Engineers Break the Capacity Limit for Fiber Optic Transmissions, so faster internet is going to become a reality.

Electrical engineers have managed to break the capacity limit for fiber optic transmission, which means faster Internet is soon going to become a reality.

The breakthrough can make the Internet superfast and cheap, by increasing data transmission rates for the fibre optic cables, which serve as the backbone of the Internet, cable and landline networks. Researchers at the University of California, San Diego published in the June 26 issue of the journal Science detailing how they were able to increase the maximum power under which fiber optic signals can be transmitted and accurately decoded. In turn, optic signals can now travel for longer distances without seeing deprivation in quality.

The new study presents a solution to a long-standing obstruction to increasing data transmission rates in optical fiber: beyond a threshold power level, additional power increases irreparably deform the information travelling in the fiber optic cable.

“Today’s fiber optic systems are a little like quicksand. With quicksand, the more you struggle, the faster you sink. With fiber optics, after a certain point, the more power you add to the signal, the more distortion you get, in result preventing a longer reach.

Our approach removes this power limit, which in turn extends how far signals can travel in optical fiber without needing a repeater,” said corresponding author Nikola Alic, from the Qualcomm Institute at University of California – San Diego.

In lab experiments, the researchers at UC San Diego successfully deciphered information after it travelled a record-breaking 12,000 kilometers through fiber optic cables with standard amplifiers and no repeaters, which are electronic regenerators.

The new findings effectively remove the need for electronic regenerators placed occasionally along the fiber link. These regenerators are in fact supercomputers and must be applied to each channel in the transmission. The electronic regeneration in modern lightwave transmission that carries between 80 to 200 channels also dictates the cost and, more importantly, prevents the construction of a transparent optical network.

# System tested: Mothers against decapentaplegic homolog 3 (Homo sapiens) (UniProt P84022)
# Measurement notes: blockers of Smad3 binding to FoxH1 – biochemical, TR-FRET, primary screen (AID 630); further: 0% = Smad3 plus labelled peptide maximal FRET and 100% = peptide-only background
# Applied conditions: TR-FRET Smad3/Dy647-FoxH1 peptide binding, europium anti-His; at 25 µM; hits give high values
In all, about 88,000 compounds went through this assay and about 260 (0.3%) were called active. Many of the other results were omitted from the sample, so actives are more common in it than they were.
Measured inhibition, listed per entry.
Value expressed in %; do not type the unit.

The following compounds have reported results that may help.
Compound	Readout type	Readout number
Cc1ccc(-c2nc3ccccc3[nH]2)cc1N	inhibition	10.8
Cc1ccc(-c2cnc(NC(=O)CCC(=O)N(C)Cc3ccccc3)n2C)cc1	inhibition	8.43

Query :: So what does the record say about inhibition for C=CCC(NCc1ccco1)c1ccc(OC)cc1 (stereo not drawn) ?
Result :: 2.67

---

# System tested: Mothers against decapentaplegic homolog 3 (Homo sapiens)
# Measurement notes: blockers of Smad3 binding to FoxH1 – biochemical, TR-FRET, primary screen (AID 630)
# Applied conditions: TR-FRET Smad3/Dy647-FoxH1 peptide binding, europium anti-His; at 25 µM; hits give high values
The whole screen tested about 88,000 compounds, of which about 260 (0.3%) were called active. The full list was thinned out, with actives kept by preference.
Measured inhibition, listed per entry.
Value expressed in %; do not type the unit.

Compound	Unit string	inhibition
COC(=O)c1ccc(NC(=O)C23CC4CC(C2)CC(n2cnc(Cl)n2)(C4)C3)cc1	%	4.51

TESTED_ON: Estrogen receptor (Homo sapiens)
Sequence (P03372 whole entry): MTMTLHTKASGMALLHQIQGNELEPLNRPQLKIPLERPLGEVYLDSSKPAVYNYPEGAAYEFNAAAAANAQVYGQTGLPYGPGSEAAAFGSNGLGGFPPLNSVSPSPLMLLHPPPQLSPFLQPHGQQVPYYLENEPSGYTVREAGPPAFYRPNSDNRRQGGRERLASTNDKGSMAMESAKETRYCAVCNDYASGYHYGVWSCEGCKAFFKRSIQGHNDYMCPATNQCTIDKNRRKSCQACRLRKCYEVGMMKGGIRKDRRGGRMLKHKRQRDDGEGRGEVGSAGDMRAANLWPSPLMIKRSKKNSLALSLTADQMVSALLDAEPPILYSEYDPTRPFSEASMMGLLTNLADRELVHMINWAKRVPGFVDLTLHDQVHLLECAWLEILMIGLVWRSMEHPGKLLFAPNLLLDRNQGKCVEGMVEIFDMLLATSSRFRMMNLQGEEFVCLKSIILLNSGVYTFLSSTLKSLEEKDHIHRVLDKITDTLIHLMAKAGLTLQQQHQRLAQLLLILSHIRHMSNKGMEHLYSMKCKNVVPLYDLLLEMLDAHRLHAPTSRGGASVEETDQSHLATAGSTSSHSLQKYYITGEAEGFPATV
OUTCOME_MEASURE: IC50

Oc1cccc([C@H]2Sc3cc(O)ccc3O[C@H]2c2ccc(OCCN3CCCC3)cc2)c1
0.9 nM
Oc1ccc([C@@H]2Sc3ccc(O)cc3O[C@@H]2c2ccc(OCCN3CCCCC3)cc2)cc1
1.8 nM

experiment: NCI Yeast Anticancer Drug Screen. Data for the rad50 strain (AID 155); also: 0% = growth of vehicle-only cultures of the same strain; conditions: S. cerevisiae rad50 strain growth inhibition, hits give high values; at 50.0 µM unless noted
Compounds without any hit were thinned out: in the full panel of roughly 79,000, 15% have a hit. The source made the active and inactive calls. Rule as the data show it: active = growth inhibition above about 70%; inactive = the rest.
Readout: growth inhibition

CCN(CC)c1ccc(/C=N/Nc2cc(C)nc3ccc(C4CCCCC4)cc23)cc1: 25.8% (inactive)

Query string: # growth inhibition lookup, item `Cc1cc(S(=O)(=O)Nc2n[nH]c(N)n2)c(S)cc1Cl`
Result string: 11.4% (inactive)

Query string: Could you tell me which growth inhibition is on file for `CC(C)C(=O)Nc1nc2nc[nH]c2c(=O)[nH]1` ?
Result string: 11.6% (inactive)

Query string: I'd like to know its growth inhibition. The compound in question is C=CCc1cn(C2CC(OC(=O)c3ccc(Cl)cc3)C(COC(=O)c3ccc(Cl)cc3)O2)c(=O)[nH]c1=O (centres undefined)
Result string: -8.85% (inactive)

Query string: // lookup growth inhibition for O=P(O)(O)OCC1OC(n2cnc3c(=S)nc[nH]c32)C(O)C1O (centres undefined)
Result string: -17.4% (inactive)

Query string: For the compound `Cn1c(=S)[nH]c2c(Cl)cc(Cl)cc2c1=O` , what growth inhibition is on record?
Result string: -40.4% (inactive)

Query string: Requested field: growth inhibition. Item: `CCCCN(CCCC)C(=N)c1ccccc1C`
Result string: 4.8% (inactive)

Therefore, eliminating periodic electronic regeneration will considerably change the economy of the network infrastructure, finally leading to cheaper and more efficient transmission of information.
Generally, when the power behind optic signals transmissions is too high, the level of “crosstalk”, or interference, rises. But because the level and type of interference in such cases is expected, researchers were successfully able to reverse it when the signal reached its destination.

The UC San Diego researchers’ approach is similar to a concert master who tunes multiple instruments in an orchestra to the same pitch at the beginning of a concert. In an optical fiber, information is transmitted through multiple communication channels that function at different frequencies. The electrical engineers used their frequency comb to coordinate the frequency variations of the different streams of optical information, called the “optical carriers” propagating through an optical fiber.

“After increasing the power of the optical signals we sent by 20 fold, we could still restore the original information when we used frequency combs at the start,” said UC San Diego electrical engineering Ph.D. student Eduardo Temprana, the first author on the paper. The frequency comb ensured that the system did not collect the random distortions that make it impossible to reassemble the original content at the receiver.

The laboratory experiments involved setups with both three and five optical channels, which interact with each other within the silica fiber optic cables. The researchers note that this approach could be used in systems with far more communication channels. Most of today’s fiber optic cables include more than 32 of these channels, which all relate with one another.

“We are pre-empting the distortion effects that will happen in the optical fiber,” said Bill Kuo, a research scientist at the Qualcomm Institute, who was in charge for the comb development in the group.
Last year the same research group published a theoretical paper outlining the fact that the experimental results they are now publishing were theoretically possible.

Other members of the research team were Evgeny Myslivets, Lan Liu and Vahid Ataie, all of the UC San Diego Photonics Systems Group. The University of California has filed a copyright on the method and applications of frequency-referenced carriers for compensation of nonlinear impairments in transmission.